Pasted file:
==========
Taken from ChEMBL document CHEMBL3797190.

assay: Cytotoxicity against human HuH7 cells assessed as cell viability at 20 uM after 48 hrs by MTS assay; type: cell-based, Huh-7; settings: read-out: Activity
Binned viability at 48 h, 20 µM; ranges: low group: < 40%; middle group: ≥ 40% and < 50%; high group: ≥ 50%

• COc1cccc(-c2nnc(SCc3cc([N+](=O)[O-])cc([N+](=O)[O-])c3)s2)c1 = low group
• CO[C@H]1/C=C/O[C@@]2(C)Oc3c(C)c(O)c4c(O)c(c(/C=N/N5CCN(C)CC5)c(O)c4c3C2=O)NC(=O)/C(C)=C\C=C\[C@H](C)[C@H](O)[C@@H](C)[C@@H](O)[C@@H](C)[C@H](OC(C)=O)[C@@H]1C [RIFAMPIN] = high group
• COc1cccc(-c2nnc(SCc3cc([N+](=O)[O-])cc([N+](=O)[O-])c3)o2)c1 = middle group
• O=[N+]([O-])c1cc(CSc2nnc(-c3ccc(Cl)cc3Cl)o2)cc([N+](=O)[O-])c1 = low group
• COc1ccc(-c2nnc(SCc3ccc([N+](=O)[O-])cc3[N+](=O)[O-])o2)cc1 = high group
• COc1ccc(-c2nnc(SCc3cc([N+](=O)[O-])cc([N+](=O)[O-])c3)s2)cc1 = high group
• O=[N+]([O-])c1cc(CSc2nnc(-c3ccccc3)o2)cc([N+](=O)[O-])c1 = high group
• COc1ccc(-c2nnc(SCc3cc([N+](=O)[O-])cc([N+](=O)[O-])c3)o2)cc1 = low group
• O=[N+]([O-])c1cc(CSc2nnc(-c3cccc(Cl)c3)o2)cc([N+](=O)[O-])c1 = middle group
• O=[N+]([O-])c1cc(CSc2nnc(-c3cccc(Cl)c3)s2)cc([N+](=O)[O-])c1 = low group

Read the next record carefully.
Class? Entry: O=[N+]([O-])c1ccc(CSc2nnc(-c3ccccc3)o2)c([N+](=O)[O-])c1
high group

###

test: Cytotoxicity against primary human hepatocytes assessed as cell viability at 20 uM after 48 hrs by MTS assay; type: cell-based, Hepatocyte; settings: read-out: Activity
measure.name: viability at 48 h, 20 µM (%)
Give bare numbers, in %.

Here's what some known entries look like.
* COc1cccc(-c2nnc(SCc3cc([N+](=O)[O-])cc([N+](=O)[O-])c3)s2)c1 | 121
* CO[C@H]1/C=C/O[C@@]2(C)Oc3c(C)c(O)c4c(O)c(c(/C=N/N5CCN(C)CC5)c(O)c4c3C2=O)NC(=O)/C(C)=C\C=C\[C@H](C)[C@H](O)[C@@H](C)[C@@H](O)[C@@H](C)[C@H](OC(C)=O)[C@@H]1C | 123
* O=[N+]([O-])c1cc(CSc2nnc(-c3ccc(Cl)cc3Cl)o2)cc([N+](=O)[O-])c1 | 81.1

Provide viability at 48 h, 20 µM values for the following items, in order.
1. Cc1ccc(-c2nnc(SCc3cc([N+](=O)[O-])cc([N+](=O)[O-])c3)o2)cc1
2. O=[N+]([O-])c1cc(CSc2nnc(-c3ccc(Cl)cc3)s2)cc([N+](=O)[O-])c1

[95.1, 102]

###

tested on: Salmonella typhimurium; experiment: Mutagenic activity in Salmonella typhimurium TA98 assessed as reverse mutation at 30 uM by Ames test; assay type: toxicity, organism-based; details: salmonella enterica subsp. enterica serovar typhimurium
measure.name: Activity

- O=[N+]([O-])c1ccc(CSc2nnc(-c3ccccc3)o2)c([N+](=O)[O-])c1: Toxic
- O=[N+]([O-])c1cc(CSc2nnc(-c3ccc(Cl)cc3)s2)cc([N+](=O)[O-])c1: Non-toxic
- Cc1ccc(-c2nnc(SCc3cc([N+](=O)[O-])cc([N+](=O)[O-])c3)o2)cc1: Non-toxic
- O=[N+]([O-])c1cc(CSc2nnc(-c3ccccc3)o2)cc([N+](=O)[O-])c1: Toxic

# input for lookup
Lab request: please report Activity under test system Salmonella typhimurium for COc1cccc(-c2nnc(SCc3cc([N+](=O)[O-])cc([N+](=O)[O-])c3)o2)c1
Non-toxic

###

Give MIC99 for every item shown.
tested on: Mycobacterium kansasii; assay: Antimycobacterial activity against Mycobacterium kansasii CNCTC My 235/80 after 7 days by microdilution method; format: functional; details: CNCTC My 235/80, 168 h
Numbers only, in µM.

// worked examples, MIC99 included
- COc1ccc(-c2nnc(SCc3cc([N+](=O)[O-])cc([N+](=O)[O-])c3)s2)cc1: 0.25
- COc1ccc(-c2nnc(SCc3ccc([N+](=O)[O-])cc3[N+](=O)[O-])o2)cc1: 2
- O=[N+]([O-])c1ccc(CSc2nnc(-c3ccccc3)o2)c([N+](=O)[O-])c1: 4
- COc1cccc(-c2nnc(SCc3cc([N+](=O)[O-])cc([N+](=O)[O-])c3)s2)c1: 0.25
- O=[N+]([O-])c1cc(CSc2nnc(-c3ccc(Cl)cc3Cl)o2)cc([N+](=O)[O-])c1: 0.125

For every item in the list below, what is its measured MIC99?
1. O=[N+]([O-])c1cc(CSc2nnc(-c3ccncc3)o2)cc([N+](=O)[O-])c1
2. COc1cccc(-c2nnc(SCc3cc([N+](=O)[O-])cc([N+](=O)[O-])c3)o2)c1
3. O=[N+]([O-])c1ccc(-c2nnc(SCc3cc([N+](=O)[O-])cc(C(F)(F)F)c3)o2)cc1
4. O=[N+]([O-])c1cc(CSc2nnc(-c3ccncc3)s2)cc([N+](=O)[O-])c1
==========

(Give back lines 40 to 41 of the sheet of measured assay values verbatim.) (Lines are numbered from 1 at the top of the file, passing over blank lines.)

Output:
Give MIC99 for every item shown.
tested on: Mycobacterium kansasii; assay: Antimycobacterial activity against Mycobacterium kansasii CNCTC My 235/80 after 7 days by microdilution method; format: functional; details: CNCTC My 235/80, 168 h